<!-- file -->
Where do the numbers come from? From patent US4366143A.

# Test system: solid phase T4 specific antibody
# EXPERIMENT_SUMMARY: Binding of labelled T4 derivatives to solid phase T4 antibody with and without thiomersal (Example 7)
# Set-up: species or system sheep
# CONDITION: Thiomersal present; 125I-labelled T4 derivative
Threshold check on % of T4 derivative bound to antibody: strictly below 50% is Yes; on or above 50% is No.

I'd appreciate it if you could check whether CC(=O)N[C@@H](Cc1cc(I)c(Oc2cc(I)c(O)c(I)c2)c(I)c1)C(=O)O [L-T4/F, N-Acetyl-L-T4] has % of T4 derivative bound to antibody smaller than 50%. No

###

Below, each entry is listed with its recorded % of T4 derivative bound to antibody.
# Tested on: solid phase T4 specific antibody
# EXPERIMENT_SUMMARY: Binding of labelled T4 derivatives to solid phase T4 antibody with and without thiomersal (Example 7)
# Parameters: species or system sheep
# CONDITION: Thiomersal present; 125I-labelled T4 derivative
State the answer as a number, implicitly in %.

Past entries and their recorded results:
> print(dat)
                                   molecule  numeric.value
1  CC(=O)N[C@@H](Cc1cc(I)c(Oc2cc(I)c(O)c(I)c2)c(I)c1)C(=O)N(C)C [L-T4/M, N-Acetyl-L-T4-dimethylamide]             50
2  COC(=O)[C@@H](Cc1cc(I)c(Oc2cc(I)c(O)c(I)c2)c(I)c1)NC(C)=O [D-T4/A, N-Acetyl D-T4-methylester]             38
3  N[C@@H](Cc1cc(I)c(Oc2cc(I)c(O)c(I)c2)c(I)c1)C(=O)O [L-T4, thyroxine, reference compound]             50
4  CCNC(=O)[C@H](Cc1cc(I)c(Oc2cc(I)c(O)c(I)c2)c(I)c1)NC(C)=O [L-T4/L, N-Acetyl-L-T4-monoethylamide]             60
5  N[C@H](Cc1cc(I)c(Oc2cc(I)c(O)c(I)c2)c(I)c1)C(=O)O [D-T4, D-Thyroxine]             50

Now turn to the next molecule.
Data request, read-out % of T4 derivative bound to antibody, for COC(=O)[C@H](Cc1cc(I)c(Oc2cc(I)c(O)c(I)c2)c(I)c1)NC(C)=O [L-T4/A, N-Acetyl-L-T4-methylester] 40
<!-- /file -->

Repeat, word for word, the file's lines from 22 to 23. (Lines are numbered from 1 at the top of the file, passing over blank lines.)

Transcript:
5  N[C@H](Cc1cc(I)c(Oc2cc(I)c(O)c(I)c2)c(I)c1)C(=O)O [D-T4, D-Thyroxine]             50

Now turn to the next molecule.